The most common problem that a user will face with IntelliSense is that no information is displayed for a given scope, file, or project. In most cases it will fall under one of the following circumstances:

  • There was an unrecoverable error in the parser when populating user code. This will make the parser abort and not continue populating the rest of the file, thus not retrieving any IntelliSense information for it.
  • There was an unrecoverable error during a QI, ACP, or PH request. This again will make the parser abort and thus not retrieve any IntelliSense information for the current scope.
  • Population errors will sometimes corrupt an NCB store, making IntelliSense information displayed not 100 percent accurate. This may also happen if the IDE is closed improperly; for example, the process is killed or the application is shutdown incorrectly.

In some of these cases, bad side effects like memory corruption or an application hang may occur. As part of our security work in Visual Studio 2005, we have modified our parser to skip parsing when extremely malformed user code is seen, thus mitigating to some extent the risk of unrecoverable errors. Note that an analysis of all compiler errors, specifically fatal errors, has been made to decide which ones are safe to continue the parse and which ones are not.


  • IntelliSense does not support mixing Managed Extensions for C++ code with C++\CLI on the same solution.

  • Mixing both syntaxes on a project level (different files) and a solution level (different projects) may display incorrect IntelliSense information.

  • IntelliSense maintains line number information but not column number information.

    This means that having code with multiple scopes on the same line can cause IntelliSense requests to fail on those scopes.

  • IntelliSense does not support parsing the same file under different macro states in the same solution. (The macro state of a file refers to the values given to all macros existing in the file; different values mean different macro states for the same file.)

    In most cases we will parse the header file only once (for speed reasons), even if the same header file is included under different macro states in the same source file, on different source files in the same project, or in different projects in the same solution. This means that the files that depend on this header file in a macro state that is not the one populated may not show 100-percent accurate IntelliSense information.

  • Users might experience some slowness when first creating or opening a project.

    We now dynamically populate all referenced native libraries (Microsoft Foundation Classes [MFC], Active Template Library [ATL], C Runtime Libraries [CRT], and Standard Template Library [STL]), managed assemblies, and imported modules in a project. The slight slowness is due to the one-time population of all information from these headers and modules into the NCB store. The performance hit will be experienced only when first creating an NCB store for a project and depends on the project's size. This might be more noticeable when writing managed code that references many assemblies. In previous versions of Visual Studio, we shipped pre-built NCB stores containing the IntelliSense information from all these libraries. Switching these models, we gained the benefit of faster queries and more accurate information in a project's NCB store while trading off this one hit.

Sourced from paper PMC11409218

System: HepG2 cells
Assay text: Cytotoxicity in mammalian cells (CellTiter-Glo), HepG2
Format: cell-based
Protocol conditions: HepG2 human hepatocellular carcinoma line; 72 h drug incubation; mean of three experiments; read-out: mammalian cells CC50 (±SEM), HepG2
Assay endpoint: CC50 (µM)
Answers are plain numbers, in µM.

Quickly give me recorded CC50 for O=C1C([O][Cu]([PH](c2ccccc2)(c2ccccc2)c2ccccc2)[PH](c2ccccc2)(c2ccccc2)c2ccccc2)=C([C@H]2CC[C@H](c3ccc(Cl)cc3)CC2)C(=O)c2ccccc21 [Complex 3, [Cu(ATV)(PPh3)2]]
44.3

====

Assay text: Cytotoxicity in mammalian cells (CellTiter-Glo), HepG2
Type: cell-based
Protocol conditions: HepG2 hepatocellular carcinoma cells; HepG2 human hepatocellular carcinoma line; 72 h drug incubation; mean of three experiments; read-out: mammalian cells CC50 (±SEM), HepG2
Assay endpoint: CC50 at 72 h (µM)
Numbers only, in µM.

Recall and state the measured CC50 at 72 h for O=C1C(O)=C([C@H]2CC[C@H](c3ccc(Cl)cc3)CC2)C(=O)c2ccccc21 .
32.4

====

Language features not fully implemented

  • Delegates in managed code that are generic types are not supported.
  • Managed template classes' support is limited.
  • Explicit specializations of function templates.
  • Explicit and partial specializations of nested classes.
  • Types brought in from one namespace into another namespace (not global scope) with the using namespace statement may sometimes not display any IntelliSense information, for example, Quick Information.

Past, Present, and Future of IntelliSense in Visual C++

As pioneers in the field of IntelliSense for Microsoft, not only have we helped push forward IntelliSense technologies for other Microsoft languages but we have evolved our own technologies across the different shipped products.

We changed our model of shipping pre-built NCB stores for our libraries to dynamically parsing all header files and modules referenced in user code and increased performance. Also, we have come from limited template support to supporting nested templates, partial and explicit specializations, and now even managed templates and generics (the Common Language Runtime's version of templates). In Visual Studio 2005, we have implemented almost all of our language (see Implementation Limits for more details), including support for the newly introduced syntax for writing managed applications, which is almost a totally new language in itself.

What's New in Visual Studio 2005

We will continue to innovate in the IntelliSense field in future products; there is still room for improvement in the area. Visual Studio 2005 will help improve the productivity and efficiency of our developers. Here are some of the new, diverse features that enrich the coding experience in Visual Studio 2005:

  • IntelliSense support for C++ code targeting both native and managed architectures
  • Code Definition Window
  • Live Browsing
  • Go-To Definition
  • Class View/Class Designer
  • XML Doc Comments
  • And many more . . .

Microsoft Visual C++ will always be committed to our customer feedback and to bringing the best experience to developers around the World.


I would like to thank my colleagues in the Visual C++ Compiler and IDE teams for their great work and their guidance in compiling the information necessary to put together this article. Thanks go to Tanveer Gani, Ameya Limaye, Tarek Madkour, and Li Shao. Thanks for sharing your feedback and expertise.


About the author

Alvin Chardon is a Software Design Engineer in Test on the Visual C++ Compiler team. Alvin graduated from the University of Puerto Rico, Mayagüez, number one in his class with Bachelor degrees in both electrical and computer engineering. He followed his passion for software development and began working for Microsoft's Visual C++ compiler in 2002 and has enjoyed every minute of it.